The actual product of university teaching is alumni. (The university has another product, research results, but I want to keep the focus on teaching for this post.) The goal of a university, properly understood, is to produce as many educated and successful people as it can. The wealthy private schools, such as the Ivies, spend more money on their undergraduates, give out more financial aid, and keep their sticker price pretty much the same as any other private college's; the top price at Harvard or Princeton is the same as the top price at a less famous place. So Princeton, to take an example, collects less in overall tuition money than a second-tier private university does, but spends much more. Yet it keeps growing richer than its less famous rivals. Princeton's core business is alumni development; the school lives off the gratitude of its successful former students. And the more generous those grateful alumni are, the more Princeton can afford to invest in its current students, in order to maximize their later success. That is a business model, and judging by the last century or two a quite viable one. Public universities also succeed when their alumni donate to them, but the chief source of extra revenue there is funding by state governments. The current rhetoric about free markets makes any government spending look suspect, but funding state universities is a deeply rational economic decision. In effect, the state legislatures are buying in-state alumni, subsidizing tuition in order to have a better-educated and better-paid corps of adult taxpayers in the future. The question of how much to spend on, say, the University of California could be rendered, economically, as the question of how much to spend to increase California's tax base.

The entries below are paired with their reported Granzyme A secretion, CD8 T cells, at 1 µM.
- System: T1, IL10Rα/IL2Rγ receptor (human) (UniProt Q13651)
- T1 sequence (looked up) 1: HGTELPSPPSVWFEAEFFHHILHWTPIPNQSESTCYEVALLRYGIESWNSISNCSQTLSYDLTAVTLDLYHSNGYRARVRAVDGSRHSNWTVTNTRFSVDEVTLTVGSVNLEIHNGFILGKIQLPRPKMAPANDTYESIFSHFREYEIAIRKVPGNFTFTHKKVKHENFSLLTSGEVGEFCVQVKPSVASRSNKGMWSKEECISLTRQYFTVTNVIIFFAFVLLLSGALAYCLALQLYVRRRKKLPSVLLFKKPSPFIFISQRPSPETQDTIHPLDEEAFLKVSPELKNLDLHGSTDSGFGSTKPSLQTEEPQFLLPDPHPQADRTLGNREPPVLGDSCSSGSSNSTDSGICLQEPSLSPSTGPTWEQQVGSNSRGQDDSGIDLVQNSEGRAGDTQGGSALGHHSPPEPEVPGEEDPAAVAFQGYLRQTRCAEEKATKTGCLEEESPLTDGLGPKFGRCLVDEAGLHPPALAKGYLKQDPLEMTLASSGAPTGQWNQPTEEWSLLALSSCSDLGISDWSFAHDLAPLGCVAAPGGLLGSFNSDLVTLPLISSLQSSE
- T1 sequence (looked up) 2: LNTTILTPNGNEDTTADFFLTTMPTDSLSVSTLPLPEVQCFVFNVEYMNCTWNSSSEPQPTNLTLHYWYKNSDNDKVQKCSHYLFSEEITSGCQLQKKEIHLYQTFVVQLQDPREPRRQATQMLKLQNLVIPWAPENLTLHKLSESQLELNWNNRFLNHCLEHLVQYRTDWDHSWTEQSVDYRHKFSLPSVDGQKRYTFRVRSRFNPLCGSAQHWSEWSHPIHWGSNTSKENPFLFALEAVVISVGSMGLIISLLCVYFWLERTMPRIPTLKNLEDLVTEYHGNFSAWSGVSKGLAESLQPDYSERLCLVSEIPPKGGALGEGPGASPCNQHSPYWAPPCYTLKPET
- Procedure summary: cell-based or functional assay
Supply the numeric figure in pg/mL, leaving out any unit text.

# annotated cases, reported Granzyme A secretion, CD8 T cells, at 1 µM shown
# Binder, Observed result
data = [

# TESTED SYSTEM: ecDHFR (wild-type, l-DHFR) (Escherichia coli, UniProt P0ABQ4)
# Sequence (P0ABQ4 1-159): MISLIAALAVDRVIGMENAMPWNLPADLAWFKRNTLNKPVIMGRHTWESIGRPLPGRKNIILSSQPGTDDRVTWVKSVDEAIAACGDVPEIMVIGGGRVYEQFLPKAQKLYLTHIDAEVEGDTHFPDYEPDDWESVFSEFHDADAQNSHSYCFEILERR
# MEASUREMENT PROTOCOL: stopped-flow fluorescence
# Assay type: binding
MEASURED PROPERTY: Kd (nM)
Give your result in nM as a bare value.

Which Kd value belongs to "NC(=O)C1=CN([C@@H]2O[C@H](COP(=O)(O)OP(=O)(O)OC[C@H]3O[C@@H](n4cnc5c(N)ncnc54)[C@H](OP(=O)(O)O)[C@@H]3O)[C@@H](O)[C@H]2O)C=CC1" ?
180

The difference between selling classes and producing alumni is enormous, and affects the educational strategy on every level. If you're selling classes by the slice, you keep the costs as low as you can. If you're producing alumni, you keep the quality as high as you can, even if it means taking short-term losses. If you're selling classes, you're focused on providing the customers what they want before they take the class. If you're producing alumni, you're focused on creating long-term satisfaction and long-term success. If you're selling classes, the students only have to be happy when it's time to enroll for next semester, but if you're producing alumni, they have to be happy with the education they got twenty years later. If you're selling classes, the impulse is to sell, and indeed too often to oversell, the benefits of the classes. If you're producing alumni, there is sometimes even an incentive to block students from a career path they might not be suited to; the pre-med courses at Princeton aren't designed to maximize customer satisfaction. They're in fact designed to redirect young people who think they want to be doctors, but who don't seem to have the skills or the motivation to become very successful as physicians, into some other field where they are more likely to thrive. (Princeton would rather have an alumnus become a leading art historian than a pediatrician with lots of malpractice suits; and while it allows its students to make that decision on their own, it lets them face the reality of the professional demands.) Now, that would make for very poor advertising copy ("Princeton: Where We Disabuse You of Your Less Realistic Dreams") but it's ultimately more interested in the student's success than other models of education are.